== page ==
On the Market: Community Boards Stymie City’s Bike Lane Network

Should decisions about bike lanes be up to community boards?

Should decisions about bike lanes be up to community boards? Photo: Mark Hogan, flickr.

Citi Bike is expanding further into Brooklyn and Upper Manhattan, with plans to open docks this August in lower Harlem (under 110th Street),Boerum Hill, Cobble Hill, Carroll Gardens, Gowanus, Park Slope and Red Hook, according to Crain’s. Annual memberships now cost $155, $45 more than a monthly metro card.

Too bad the Upper East Side remains staunchly opposed to bike lanes: Gothamist reports that the Community Board 8 has rejected a DOT proposal that would have installed six new painted bike lanes on crosstown streets. The CB’s own transportation committee had approved the lanes and a local woman whose husband was killed by a cyclist in Central Park spoke out strongly¬†in favor of the lanes, but the board was unmovable. Woody Allan will be so pleased.

Likewise, the DOT has withdrawn a proposal to add a two-way bike lane to Clinton Hill’s Clinton Avenue after pushback from some longtime residents, according to DNAinfo. Maybe it’s time the DOT stopped privileging NIMBYs over the city’s infrastructural and safety needs?

A Jackson Heights co-op has finally relented to allow residents to walk on the grass, a privilege that has historically been reserved, the lawns reserved for quiet contemplation only, according to The New York Times. “Over the last decade, a new wave of buyers moved into Jackson Heights, often paying significantly more than those who came before them, and bringing different ideas about how the gardens should be used. In one camp were the longtime residents who wished to preserve the tranquil nature of the gardens. In the other were the newcomers, primarily families with young children, who wanted to roll out picnic blankets and let their children run on the grass,” they note.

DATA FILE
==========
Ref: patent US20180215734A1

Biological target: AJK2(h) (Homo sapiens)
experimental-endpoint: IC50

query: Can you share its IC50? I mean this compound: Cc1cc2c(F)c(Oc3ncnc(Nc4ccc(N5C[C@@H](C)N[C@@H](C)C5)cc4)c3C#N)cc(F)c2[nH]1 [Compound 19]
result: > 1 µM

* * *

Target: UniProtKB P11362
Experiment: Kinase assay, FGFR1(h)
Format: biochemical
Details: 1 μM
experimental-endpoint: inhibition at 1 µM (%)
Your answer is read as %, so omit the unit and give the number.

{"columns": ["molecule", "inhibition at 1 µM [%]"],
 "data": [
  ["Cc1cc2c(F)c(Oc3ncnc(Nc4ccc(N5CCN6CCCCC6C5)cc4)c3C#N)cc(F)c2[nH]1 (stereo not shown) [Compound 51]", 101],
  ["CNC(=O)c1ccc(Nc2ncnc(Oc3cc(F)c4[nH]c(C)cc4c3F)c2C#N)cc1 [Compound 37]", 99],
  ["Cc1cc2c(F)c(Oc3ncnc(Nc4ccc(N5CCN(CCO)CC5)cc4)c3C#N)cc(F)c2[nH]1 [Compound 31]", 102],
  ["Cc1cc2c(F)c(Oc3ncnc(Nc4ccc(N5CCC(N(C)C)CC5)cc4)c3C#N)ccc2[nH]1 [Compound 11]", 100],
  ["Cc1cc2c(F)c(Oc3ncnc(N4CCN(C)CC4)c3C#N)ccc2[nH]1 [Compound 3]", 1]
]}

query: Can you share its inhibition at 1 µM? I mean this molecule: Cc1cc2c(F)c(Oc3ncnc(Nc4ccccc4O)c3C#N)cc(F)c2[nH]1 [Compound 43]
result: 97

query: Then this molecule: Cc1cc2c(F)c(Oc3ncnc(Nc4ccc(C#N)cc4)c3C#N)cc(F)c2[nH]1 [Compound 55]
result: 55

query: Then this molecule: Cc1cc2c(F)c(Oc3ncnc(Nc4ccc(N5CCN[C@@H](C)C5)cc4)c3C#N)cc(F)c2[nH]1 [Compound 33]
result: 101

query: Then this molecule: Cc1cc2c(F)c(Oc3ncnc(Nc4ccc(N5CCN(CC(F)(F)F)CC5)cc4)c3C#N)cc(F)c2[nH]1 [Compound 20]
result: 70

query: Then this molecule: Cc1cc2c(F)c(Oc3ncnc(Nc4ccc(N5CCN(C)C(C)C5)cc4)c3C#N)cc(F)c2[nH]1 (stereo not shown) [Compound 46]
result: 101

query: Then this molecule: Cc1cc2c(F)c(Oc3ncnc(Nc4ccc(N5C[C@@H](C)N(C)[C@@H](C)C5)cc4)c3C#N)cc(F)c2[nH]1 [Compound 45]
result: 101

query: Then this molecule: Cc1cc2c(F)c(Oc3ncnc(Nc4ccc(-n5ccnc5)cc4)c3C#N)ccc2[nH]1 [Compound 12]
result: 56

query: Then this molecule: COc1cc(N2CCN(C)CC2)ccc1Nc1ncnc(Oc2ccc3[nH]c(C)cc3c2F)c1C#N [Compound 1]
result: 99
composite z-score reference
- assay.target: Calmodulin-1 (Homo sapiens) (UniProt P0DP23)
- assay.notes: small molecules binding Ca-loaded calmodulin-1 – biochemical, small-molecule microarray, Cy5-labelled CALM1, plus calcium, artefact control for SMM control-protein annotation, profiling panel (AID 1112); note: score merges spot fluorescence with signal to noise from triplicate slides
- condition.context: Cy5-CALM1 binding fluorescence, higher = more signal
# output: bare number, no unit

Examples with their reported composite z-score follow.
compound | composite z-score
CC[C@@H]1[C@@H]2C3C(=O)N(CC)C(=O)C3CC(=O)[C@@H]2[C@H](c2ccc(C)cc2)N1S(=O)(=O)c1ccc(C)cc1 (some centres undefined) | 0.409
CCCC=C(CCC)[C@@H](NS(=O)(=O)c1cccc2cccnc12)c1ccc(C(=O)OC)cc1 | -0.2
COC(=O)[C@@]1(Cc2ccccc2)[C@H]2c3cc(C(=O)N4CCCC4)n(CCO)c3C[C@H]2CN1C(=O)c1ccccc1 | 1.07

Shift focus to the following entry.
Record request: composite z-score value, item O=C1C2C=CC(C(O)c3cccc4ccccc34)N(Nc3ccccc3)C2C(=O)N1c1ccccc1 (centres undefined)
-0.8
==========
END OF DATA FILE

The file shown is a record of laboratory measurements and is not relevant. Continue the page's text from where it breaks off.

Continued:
Meanwhile, dog-owning residents of the Durst Organization’s Hell’s Kitchen rental the Helena are peeved that a building which bills itself as “pet-friendly” would make residents with walk through a trash-strewn side door, DNAinfo reports. The recent policy change has a number of long-time residents vowing to leave the luxury building, some even before their leases are up.

Madison Equities has filed a permit for a 1,115-foot-tall condo in the Financial District, catering to “mid and entry-level” buyers (well, sort of) with comparatively conservative prices below $2,000 per square foot on average, according to 6 Sqft.

A penny saved: Gothamist has a round-up of some of their favorite thrift stores in the city.

And if you save a lot of pennies maybe you can buy the Cannes estate where To Catch a Thief was filmed, which is on the market looking for bids between $57 million to $113 million, according to The Wall Street Journal. On the Market: Community Boards Stymie City’s Bike Lane Network